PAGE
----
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Written by Staff Writer

Hello, friends! We’re back with a post about the latest in Japanese politics. It’s the first since outgoing Prime Minister Shinzo Abe proposed revising Japan’s pacifist Constitution to let the military have the right to defend other countries.

Prime Minister Shinzo Abe

The drive — spearheaded by the hawkish prime minister and his cabinet — would go further than President Donald Trump’s demand for Japan to pay more for military protection.

Abe has long advocated the overhaul — first proposed in 2013 — as he seeks a legacy after serving two terms as prime minister and four as chief cabinet secretary.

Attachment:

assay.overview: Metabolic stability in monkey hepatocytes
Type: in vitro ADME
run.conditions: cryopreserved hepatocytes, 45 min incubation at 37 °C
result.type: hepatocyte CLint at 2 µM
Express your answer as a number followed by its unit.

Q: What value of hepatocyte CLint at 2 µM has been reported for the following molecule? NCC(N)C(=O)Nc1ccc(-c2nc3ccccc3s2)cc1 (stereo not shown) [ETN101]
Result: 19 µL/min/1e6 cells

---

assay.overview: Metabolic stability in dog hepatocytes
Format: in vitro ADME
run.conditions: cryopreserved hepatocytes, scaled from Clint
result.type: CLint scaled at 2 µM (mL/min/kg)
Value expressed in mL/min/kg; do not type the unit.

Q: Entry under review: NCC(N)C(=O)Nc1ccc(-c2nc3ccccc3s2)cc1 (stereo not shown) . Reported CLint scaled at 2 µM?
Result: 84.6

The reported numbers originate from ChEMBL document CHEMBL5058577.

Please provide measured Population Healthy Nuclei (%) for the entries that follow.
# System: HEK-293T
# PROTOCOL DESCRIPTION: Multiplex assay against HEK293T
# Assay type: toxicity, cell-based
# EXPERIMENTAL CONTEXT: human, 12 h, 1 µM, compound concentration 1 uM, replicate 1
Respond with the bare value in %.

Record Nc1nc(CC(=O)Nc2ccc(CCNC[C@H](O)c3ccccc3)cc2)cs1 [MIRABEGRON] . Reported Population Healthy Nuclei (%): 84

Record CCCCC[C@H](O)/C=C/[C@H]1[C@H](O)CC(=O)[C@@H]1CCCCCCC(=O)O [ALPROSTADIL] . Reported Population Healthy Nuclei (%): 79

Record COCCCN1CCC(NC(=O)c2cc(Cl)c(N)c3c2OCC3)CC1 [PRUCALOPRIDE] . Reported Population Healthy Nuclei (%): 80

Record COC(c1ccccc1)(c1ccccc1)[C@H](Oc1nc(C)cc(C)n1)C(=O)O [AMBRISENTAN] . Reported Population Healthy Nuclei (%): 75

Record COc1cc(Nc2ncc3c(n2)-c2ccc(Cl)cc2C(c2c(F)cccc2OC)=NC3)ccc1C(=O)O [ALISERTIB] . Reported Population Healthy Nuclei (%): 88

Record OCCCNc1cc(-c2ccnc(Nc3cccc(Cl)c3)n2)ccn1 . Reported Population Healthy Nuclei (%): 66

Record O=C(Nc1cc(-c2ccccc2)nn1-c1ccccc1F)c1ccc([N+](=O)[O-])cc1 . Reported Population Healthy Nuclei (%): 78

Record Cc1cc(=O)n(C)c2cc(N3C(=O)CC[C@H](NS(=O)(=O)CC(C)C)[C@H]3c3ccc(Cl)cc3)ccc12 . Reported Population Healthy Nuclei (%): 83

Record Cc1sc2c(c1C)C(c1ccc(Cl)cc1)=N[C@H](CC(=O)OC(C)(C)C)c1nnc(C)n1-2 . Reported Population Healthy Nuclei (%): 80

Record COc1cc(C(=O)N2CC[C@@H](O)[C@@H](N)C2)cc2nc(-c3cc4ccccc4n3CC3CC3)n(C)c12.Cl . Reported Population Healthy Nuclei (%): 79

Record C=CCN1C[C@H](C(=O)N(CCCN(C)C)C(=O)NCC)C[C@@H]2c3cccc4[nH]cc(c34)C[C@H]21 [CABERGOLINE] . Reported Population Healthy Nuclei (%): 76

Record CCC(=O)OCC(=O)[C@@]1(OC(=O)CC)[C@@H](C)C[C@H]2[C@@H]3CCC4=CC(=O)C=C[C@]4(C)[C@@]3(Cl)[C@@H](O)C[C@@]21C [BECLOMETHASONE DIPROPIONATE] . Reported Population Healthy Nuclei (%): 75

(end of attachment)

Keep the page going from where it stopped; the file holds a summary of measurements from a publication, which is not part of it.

The bill must be passed by Japan’s upper house to become law. Abe’s ruling coalition is expected to easily win elections on January 22 for the upper house. But getting the legislation through the lower house — which Abe quit last month amid questions over his fitness for office — will be far tougher.

The bill was one of Abe’s biggest campaign promises in the 2011 election, when he oversaw a massive win. But he has struggled to push it through, with many in his own party now against the change.

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